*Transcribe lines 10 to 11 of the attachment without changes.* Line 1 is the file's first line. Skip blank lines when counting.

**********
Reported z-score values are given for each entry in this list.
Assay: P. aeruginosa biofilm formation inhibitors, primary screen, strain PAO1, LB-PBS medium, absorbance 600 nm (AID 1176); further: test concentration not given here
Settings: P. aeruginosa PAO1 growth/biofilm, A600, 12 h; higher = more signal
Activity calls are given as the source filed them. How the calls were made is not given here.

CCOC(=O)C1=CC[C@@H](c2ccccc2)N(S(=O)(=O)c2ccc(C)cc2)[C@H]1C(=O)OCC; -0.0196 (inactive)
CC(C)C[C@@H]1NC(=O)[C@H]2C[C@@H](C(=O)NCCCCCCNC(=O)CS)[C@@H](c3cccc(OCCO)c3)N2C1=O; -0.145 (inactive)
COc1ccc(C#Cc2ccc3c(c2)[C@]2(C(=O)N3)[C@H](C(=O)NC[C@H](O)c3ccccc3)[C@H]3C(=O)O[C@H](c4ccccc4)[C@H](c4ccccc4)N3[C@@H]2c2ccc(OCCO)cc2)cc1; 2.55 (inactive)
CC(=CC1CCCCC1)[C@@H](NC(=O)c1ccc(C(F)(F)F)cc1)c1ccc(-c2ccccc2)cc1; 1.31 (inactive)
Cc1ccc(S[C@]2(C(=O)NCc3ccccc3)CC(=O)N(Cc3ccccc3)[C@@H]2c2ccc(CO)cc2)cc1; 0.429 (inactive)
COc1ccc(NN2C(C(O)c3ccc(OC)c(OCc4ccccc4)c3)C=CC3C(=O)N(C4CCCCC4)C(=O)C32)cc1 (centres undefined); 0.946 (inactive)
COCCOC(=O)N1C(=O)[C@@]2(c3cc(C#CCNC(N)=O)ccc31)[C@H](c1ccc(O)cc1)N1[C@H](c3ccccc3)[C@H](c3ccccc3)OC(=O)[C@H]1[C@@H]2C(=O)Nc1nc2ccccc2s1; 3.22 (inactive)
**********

COc1ccc(NN2C(C(O)c3ccc(OC)c(OCc4ccccc4)c3)C=CC3C(=O)N(C4CCCCC4)C(=O)C32)cc1 (centres undefined); 0.946 (inactive)
COCCOC(=O)N1C(=O)[C@@]2(c3cc(C#CCNC(N)=O)ccc31)[C@H](c1ccc(O)cc1)N1[C@H](c3ccccc3)[C@H](c3ccccc3)OC(=O)[C@H]1[C@@H]2C(=O)Nc1nc2ccccc2s1; 3.22 (inactive)